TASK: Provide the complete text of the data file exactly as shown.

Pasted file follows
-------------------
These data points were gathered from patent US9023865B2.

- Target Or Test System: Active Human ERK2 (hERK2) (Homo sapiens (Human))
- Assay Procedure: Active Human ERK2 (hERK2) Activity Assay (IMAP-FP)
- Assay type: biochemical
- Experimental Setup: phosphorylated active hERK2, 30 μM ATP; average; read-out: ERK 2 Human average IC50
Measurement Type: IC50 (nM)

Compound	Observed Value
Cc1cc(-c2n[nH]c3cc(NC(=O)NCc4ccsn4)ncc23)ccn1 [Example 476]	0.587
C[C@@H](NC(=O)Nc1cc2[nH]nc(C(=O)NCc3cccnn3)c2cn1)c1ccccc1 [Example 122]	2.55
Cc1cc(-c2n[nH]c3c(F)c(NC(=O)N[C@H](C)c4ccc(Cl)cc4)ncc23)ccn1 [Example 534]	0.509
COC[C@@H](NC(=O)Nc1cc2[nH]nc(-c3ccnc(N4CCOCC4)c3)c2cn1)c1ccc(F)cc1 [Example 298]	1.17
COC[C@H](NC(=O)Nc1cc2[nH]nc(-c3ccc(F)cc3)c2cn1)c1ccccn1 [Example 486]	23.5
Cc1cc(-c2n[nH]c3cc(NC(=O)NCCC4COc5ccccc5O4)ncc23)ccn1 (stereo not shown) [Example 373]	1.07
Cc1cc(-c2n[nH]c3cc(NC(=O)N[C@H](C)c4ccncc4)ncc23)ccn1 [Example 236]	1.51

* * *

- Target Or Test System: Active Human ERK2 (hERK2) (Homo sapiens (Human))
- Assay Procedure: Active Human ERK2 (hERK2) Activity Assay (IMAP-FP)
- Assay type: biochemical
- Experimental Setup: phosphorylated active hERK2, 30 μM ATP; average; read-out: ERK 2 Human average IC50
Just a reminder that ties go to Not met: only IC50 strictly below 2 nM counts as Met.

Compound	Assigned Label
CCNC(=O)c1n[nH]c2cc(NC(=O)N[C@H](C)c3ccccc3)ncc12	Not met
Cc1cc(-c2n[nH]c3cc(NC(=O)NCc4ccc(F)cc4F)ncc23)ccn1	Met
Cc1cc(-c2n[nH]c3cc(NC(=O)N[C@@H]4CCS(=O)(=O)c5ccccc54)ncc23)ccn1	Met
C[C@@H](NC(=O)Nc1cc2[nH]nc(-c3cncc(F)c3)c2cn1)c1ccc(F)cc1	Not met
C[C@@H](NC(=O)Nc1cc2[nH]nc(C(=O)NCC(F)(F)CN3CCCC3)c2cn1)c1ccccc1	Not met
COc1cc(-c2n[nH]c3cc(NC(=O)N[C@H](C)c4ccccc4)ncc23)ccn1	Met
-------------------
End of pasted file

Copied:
These data points were gathered from patent US9023865B2.

- Target Or Test System: Active Human ERK2 (hERK2) (Homo sapiens (Human))
- Assay Procedure: Active Human ERK2 (hERK2) Activity Assay (IMAP-FP)
- Assay type: biochemical
- Experimental Setup: phosphorylated active hERK2, 30 μM ATP; average; read-out: ERK 2 Human average IC50
Measurement Type: IC50 (nM)

Compound	Observed Value
Cc1cc(-c2n[nH]c3cc(NC(=O)NCc4ccsn4)ncc23)ccn1 [Example 476]	0.587
C[C@@H](NC(=O)Nc1cc2[nH]nc(C(=O)NCc3cccnn3)c2cn1)c1ccccc1 [Example 122]	2.55
Cc1cc(-c2n[nH]c3c(F)c(NC(=O)N[C@H](C)c4ccc(Cl)cc4)ncc23)ccn1 [Example 534]	0.509
COC[C@@H](NC(=O)Nc1cc2[nH]nc(-c3ccnc(N4CCOCC4)c3)c2cn1)c1ccc(F)cc1 [Example 298]	1.17
COC[C@H](NC(=O)Nc1cc2[nH]nc(-c3ccc(F)cc3)c2cn1)c1ccccn1 [Example 486]	23.5
Cc1cc(-c2n[nH]c3cc(NC(=O)NCCC4COc5ccccc5O4)ncc23)ccn1 (stereo not shown) [Example 373]	1.07
Cc1cc(-c2n[nH]c3cc(NC(=O)N[C@H](C)c4ccncc4)ncc23)ccn1 [Example 236]	1.51

* * *

- Target Or Test System: Active Human ERK2 (hERK2) (Homo sapiens (Human))
- Assay Procedure: Active Human ERK2 (hERK2) Activity Assay (IMAP-FP)
- Assay type: biochemical
- Experimental Setup: phosphorylated active hERK2, 30 μM ATP; average; read-out: ERK 2 Human average IC50
Just a reminder that ties go to Not met: only IC50 strictly below 2 nM counts as Met.

Compound	Assigned Label
CCNC(=O)c1n[nH]c2cc(NC(=O)N[C@H](C)c3ccccc3)ncc12	Not met
Cc1cc(-c2n[nH]c3cc(NC(=O)NCc4ccc(F)cc4F)ncc23)ccn1	Met
Cc1cc(-c2n[nH]c3cc(NC(=O)N[C@@H]4CCS(=O)(=O)c5ccccc54)ncc23)ccn1	Met
C[C@@H](NC(=O)Nc1cc2[nH]nc(-c3cncc(F)c3)c2cn1)c1ccc(F)cc1	Not met
C[C@@H](NC(=O)Nc1cc2[nH]nc(C(=O)NCC(F)(F)CN3CCCC3)c2cn1)c1ccccc1	Not met
COc1cc(-c2n[nH]c3cc(NC(=O)N[C@H](C)c4ccccc4)ncc23)ccn1	Met